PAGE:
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Choosing Whether and When
Some women regard monthly periods as a reassurance that their body is healthy. Others, especially those with heavy periods or bad cramps, dread its arrival. For most women, periods can be an inconvenience at times, such as during vacations and special events. For women with heavy painful periods, or women with special circumstances, such as athletes, performers, and those serving in the military, having extended cycles, with more time between cycles, is especially convenient.
What is a Period?
About once a month, your uterus prepares to nurture a fertilized egg by building up a thick lining with a rich blood supply. If you do not become pregnant that month, the lining breaks down and the blood and tissue exit through the cervix and vagina. Some women have periods like clockwork - every 28 days - but it is normal to have periods anywhere from every 3 to 6 weeks. It is also normal to have irregular periods or to occasionally skip a period, especially if you are traveling, under unusual stress, or ill. Women in Western societies have about 450 menstrual periods in their lifetime.
Methods to Change Your Menstrual Cycle
Birth control pills, created in the 1950s were designed to mimic the normal menstrual cycle by giving women a period every 28 days. There is no scientific evidence to suggest that this timing is necessary; in fact, it was done to make the birth control pill more acceptable to women and clinicians. The familiar 28-day pill cycle consists of 21 days of hormone containing pills and 7 days of no hormones. Scientific studies, during which women were given a chance to use a longer cycle of pills, showed that most women preferred a longer cycle of 6 to 12 weeks between periods and had fewer menstrual-related symptoms by doing so.
Is it Safe?
Is it safe to extend the cycles of birth control pills to have periods less often? Yes. If you take the hormone pills for 12 weeks before taking the 7 "blank" pills, with no hormone, your uterine lining would get very thin. When you stop taking the hormone pills, the uterus gets the signal to shed its lining, so you will still have a period, only lighter and with more time in between periods. In addition, women who take these pills every day for 12 weeks may be less likely to forget their pills, making this birth control method less likely to fail.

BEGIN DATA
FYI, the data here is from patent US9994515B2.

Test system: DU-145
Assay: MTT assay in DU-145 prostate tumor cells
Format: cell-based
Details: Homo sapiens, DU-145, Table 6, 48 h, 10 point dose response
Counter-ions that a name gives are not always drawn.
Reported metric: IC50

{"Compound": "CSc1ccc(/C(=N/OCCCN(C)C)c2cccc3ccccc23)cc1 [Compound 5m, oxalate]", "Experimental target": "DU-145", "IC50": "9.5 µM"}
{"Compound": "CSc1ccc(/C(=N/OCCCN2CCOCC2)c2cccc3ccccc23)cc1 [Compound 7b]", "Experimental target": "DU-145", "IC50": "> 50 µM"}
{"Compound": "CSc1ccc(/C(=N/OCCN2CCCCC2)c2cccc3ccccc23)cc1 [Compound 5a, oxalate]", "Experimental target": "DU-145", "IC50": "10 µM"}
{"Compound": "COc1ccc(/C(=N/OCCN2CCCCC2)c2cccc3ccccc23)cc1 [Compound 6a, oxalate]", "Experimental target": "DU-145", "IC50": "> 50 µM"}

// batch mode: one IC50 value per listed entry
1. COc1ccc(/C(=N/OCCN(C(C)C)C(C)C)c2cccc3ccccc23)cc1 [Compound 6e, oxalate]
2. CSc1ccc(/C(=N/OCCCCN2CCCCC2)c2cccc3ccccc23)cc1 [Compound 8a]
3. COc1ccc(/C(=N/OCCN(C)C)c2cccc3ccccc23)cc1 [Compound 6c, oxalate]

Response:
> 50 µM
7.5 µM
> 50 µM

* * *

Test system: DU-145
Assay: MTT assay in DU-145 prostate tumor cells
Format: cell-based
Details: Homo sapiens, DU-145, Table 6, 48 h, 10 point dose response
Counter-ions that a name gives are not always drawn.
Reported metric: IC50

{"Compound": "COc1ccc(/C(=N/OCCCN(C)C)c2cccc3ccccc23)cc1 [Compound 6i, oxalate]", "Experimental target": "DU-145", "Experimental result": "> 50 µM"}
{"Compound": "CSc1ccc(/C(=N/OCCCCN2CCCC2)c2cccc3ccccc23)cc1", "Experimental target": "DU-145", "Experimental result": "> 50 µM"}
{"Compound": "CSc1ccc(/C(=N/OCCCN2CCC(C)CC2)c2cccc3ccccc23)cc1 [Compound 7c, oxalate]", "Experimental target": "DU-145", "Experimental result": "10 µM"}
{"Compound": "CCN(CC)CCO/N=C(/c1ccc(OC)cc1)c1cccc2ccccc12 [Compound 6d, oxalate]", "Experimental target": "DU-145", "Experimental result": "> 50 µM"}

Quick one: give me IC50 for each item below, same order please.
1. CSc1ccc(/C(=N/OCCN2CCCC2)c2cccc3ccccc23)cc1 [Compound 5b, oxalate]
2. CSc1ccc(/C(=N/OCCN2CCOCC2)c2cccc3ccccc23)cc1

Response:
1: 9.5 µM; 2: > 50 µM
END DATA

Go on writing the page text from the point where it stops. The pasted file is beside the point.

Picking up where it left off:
How Will I Know if I am Pregnant?
As with the "regular" way of using birth control, if you miss a pill, you should have emergency contraception available to you, and you should also take a home pregnancy test. If you take pills irregularly or miss pills frequently, you should consider changing birth control methods. Even if you take your pills consistently, you may still wonder how you will know whether or not you are pregnant, without the monthly reminder of a period. Birth control pills are very effective, if you take them correctly; you are not likely to become pregnant. If you have pregnancy symptoms, such as unusual daily fatigue, breast tenderness, nausea or weight gain, take a home pregnancy test. If the test is negative and the symptoms persist, call your clinician.
Other Methods Available, Too
Women with medical conditions that affect periods, such as endometriosis and fibroids, often have the choice of being treated with birth control pills, injections of the "birth control shot" (DMPA), or a new intrauterine device (IUD) that contains hormone (levonorgestrel). These methods can decrease the number of periods per year and the amount of bleeding per period. In addition, most of the methods will provide birth control to women who need it.
Ask Us About It
If you want to use extended cycles of pills to decrease the number of periods you have every year, discuss it with the clinical staff of the Student Health Service. Certain pills work better with this regimen, and we will need to create a pill schedule for you. In addition, we will need to prescribe a few extra packs of pills per year.